Never heard Jesus called Saint Issa? It’s how they refer to him in the Muslim and Hindu worlds, and even the Buddhists are said to conceal a very ancient manuscript in a monastery high in the Himalayas called “The Life of Saint Issa, the Best of the Sons of Men.” The story of the existence of that manuscript, that fills in the missing years of Christ and describes his travels as a young man in India — and even has Jesus exhorting the Hindus to stop worshiping idols and give up the caste system — has been resoundingly debunked in much of the Christian world for nearly a century. It’s long overdue that the debunking stop. Our journey to India, following the trail of those who saw and translated the manuscript several times, gives a very convincing case that the manuscript does exist, and that it dovetails neatly with a long list of other kinds of evidence that put Jesus in India during that period of his life. If true, that journey of Jesus to the East was conveniently omitted from the New Testament.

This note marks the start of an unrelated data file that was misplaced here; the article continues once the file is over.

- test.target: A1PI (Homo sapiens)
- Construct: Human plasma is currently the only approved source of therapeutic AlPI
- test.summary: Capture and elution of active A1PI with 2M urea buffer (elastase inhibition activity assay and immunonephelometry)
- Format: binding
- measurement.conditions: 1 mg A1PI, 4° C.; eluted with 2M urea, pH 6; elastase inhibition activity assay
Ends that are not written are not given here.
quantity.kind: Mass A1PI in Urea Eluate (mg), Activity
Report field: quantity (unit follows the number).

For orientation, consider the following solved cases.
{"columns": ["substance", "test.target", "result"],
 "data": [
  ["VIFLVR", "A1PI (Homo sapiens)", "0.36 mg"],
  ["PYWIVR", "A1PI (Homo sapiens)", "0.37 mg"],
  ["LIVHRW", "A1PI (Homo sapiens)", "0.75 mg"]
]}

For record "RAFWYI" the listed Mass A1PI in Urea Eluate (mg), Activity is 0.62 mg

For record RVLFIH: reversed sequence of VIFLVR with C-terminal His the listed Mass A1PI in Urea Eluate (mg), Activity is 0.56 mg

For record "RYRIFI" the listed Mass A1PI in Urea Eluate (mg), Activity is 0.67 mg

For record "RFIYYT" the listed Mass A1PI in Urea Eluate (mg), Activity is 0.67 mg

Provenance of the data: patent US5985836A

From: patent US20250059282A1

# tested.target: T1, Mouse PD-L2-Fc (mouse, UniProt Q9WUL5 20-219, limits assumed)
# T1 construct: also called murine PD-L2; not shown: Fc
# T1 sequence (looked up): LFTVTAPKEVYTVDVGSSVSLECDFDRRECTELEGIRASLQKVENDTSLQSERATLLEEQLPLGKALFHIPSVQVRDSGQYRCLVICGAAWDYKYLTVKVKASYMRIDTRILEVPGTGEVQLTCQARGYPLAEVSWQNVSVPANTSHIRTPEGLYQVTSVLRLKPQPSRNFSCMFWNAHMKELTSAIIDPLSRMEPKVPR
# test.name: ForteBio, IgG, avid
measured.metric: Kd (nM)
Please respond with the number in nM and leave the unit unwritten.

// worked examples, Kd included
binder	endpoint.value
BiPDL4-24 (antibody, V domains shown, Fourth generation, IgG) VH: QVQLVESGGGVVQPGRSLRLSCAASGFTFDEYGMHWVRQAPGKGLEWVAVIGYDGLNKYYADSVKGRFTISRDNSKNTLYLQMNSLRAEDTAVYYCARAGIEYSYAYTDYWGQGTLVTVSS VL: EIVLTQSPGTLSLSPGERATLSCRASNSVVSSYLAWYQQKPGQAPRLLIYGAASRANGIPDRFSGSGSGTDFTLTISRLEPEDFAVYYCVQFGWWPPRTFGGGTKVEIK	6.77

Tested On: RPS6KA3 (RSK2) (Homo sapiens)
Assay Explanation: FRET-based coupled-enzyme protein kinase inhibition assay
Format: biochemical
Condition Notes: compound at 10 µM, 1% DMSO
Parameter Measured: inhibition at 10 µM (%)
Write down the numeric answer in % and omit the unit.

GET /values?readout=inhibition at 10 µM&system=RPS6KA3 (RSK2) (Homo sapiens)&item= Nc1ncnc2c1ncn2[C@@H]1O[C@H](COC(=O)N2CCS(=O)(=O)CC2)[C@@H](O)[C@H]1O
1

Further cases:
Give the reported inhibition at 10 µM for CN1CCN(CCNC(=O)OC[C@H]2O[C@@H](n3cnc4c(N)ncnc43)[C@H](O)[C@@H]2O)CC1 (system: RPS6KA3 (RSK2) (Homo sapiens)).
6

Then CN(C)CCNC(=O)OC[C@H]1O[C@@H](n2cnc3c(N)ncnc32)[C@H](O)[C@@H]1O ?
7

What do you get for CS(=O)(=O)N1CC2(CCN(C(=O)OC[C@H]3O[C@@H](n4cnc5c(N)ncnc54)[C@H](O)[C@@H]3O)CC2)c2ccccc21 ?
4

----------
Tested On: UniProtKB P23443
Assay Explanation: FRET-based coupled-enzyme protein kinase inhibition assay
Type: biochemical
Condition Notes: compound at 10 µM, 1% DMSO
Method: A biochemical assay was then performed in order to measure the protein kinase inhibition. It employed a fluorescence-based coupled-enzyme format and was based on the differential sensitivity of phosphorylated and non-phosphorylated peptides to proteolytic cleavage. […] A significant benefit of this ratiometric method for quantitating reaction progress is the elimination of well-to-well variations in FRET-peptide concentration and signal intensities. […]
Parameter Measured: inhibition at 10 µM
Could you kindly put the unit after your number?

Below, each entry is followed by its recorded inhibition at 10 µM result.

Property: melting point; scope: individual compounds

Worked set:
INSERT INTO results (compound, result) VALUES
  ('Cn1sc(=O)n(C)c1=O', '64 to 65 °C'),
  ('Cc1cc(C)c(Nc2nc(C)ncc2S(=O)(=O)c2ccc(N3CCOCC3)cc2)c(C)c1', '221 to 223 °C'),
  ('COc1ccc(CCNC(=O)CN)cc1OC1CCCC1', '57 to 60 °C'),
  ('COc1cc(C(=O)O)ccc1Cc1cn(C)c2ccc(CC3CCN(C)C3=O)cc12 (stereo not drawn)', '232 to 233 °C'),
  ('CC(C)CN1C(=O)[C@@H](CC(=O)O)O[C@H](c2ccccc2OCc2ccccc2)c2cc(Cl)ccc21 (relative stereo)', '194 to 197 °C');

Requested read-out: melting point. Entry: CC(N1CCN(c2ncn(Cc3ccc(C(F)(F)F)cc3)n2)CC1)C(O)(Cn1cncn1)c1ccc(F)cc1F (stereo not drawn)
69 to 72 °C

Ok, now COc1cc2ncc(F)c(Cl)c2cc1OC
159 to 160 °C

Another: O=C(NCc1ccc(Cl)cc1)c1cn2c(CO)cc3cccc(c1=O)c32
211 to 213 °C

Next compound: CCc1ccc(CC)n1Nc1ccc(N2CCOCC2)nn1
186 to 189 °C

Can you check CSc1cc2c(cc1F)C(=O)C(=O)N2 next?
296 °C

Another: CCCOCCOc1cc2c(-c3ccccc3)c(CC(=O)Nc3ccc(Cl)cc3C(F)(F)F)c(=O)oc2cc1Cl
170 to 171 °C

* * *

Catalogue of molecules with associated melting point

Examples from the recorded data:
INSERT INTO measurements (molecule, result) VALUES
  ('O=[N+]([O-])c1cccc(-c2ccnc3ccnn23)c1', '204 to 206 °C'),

You don’t think Jesus could have reached India during his years as a young man? If he had remained in Judea, wouldn’t he have been married off at age thirteen, the age all Jewish boys attain manhood? The silk road to India and beyond was much-traveled. There were caravans of merchants. And if there were three Wise Men (the Magi) from the East who were present at Jesus’ birth, doesn’t it imply (as Indian sage Paramahansa Yogananda claimed) that a tug from the Orient was present in Jesus’ life from the beginning? Then why would the Lord not return the visit? Especially since the oldest temples in the world, belonging to the oldest religions, were in India.
And why did Jesus send Saint Thomas to India to preach the Gospel there after the crucifixion, if Jesus never knew the importance of India? Doubting Thomas preached in India for twenty years and died there. It’s a well-supported fact. Take a look at Jesus in India and you’ll begin to see what may have happened in those missing years of Jesus’ life, and what may have been omitted (deliberately… or just lost?) from the story you’ve been told again and again since childhood.